Domestic Violence

Domestic Violence

On January 31st, 2020 the United States declared a public health emergency in response to the global coronavirus outbreak. By mid-March the US declared a national emergency and put forth mandatory stay-at-home orders in hopes of reducing transmission of the COVID-19 virus. While the pandemic has taken an economic and psychological toll on people all across the globe, it has also fanned the flames of another global crisis – domestic violence. Since these stay-at-home orders went into effect, rates of domestic violence (DV)/intimate partner violence (IPV) have significantly increased (Boserup, McKenney, & Elkbuli, 2020). Although the national lockdowns have led to an increase in DV/IPV, this is by no means a new issue. 

Prior to 2020, over 1 in 3 women and 1 in 4 men in the US reported experiencing physical violence, rape, and/or stalking by an intimate partner (National Domestic Violence Hotline [NDVH], 2011). On average, more than 12 million people are victims of DV/IPV every year in the U.S. (NDVH, 2011). It is important to note that DV/IPV is gendered in that men are disproportionately more likely to be perpetrators of abuse – men make up anywhere from 90-97% of perpetrators of DV/IPV (Belknap & Melton, 2005). Moreover, when women do engage in abusive/violent behavior it is often in retaliation to abuse they are experiencing at the hands of their male partner (Belknap & Melton, 2005). Additionally, most of the data regarding DV/IPV is limited to heterosexual relationships. With that said, DV/IPV in any form is unacceptable regardless of the perpetrator’s gender or sexual orientation. Despite the alarming frequency at which DV/IPV occurs in the U.S., many people are unaware of the various ways that abuse can manifest. Abusers often do not immediately display acts of physical violence; in fact, many abusive partners appear to be perfect within the early stages of the relationship. Instead, they slowly build trust with their victims and overtime capitalize on this trust as a way to gain power and control. Additionally, emotional/psychological abuse is just as serious and can be just as harmful as physical abuse. As such, it is important to be aware of the following ways in which abuse, both psychological and physical, can take shape.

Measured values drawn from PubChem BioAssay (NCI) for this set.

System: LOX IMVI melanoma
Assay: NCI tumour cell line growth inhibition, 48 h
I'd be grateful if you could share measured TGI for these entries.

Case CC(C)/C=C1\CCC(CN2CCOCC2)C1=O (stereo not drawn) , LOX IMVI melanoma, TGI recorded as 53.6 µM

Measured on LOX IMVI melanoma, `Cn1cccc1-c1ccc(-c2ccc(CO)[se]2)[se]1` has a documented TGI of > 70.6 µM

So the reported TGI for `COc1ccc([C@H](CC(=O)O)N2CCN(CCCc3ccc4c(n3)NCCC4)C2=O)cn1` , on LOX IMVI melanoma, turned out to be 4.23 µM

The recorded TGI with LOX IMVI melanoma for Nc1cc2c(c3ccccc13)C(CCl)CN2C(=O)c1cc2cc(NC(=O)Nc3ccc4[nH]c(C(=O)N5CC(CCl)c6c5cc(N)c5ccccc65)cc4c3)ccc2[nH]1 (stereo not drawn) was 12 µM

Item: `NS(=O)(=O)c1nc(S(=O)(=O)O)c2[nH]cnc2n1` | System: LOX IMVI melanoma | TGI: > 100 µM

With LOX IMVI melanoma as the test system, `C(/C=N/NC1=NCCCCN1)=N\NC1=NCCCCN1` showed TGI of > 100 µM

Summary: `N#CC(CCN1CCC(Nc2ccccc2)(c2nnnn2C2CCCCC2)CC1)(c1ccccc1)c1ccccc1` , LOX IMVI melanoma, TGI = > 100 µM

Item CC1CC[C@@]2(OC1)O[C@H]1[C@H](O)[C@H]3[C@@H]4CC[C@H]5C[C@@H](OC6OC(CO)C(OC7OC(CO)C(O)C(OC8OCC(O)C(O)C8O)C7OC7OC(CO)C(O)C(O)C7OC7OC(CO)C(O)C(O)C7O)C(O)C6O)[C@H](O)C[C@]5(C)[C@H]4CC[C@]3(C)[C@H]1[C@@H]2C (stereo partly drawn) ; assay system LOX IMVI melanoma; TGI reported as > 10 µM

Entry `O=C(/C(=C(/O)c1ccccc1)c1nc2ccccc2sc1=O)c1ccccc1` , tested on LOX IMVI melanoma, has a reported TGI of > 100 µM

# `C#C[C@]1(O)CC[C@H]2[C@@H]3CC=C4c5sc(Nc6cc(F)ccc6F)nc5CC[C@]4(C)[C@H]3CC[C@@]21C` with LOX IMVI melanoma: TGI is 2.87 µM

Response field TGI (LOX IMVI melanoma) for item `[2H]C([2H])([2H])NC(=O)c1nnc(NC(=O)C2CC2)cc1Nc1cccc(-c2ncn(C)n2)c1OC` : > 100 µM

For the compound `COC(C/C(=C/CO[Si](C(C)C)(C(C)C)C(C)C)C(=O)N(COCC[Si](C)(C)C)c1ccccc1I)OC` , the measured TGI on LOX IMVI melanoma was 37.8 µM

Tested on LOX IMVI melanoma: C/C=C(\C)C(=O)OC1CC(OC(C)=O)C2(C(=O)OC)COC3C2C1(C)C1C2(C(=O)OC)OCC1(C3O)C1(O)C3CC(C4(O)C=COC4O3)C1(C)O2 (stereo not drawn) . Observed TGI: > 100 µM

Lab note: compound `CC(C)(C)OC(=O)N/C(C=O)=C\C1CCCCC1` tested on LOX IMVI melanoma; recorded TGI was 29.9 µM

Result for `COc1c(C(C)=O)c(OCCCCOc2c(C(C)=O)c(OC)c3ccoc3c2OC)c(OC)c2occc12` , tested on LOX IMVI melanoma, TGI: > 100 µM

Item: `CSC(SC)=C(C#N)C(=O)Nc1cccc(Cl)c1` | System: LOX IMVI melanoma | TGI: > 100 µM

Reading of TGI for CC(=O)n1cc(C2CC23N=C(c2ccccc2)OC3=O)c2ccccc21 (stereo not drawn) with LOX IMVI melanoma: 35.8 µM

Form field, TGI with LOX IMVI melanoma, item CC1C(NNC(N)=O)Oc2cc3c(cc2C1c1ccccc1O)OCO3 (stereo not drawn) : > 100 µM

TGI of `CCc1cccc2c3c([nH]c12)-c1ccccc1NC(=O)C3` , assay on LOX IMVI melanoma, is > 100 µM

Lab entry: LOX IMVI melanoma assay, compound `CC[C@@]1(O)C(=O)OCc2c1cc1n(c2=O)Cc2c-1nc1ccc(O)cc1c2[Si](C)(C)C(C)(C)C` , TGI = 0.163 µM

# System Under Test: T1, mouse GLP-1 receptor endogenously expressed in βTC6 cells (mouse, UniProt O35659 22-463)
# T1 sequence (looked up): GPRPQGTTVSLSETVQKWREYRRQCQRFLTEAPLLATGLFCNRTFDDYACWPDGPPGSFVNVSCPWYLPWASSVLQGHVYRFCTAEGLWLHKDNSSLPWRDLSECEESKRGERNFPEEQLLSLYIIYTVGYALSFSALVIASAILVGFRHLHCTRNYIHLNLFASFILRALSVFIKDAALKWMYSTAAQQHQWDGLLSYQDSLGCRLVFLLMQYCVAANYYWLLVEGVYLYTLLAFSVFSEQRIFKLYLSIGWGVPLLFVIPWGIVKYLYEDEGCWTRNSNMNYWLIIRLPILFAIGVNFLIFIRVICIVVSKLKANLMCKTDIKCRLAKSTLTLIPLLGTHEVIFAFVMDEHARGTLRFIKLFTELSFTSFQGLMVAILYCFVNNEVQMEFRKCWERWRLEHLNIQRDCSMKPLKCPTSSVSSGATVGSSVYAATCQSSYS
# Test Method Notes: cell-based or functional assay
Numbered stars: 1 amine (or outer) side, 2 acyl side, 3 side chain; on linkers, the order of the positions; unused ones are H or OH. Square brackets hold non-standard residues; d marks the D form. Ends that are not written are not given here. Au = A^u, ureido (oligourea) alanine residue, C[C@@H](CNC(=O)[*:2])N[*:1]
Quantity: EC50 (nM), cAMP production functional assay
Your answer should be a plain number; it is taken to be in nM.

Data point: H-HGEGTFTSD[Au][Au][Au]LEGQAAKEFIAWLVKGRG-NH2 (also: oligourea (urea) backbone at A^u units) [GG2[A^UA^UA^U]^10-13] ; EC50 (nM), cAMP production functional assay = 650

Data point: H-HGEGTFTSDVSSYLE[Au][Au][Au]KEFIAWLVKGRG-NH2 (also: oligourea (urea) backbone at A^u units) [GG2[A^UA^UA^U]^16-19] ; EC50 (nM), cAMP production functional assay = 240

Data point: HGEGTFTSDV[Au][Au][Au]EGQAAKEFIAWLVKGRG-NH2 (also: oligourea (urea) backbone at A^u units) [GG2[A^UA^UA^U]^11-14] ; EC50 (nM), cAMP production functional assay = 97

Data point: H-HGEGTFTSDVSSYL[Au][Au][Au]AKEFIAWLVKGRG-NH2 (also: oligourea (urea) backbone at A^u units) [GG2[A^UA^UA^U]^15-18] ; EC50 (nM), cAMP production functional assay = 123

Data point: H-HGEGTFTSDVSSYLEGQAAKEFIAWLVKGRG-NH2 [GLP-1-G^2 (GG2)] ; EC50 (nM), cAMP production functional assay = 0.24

–       Gaslighting:

o   Gaslighting is a form of psychological abuse in which a person makes an individual question their reality, sanity, and/or memories. The term “gaslighting” comes from the 1938 play Gas Light, in which a husband was intentionally dimming the gas-powered lights in the home and whenever the wife pointed out that the lights had dimmed, he denied that the lights had changed. Gaslighting is used to sew doubt into victims’ minds, leading them to question their own experiences and reality. Gaslighting is without a doubt a form of abuse in and of itself; however, it is common for abusers to use gaslighting and other forms of psychological/emotional abuse to make their victims rely on them more and more over time, ultimately making it difficult for victims to escape these situations. For more information on various gaslighting techniques, as well as ways to recognize gaslighting, visit the National Domestic Violence Hotline [].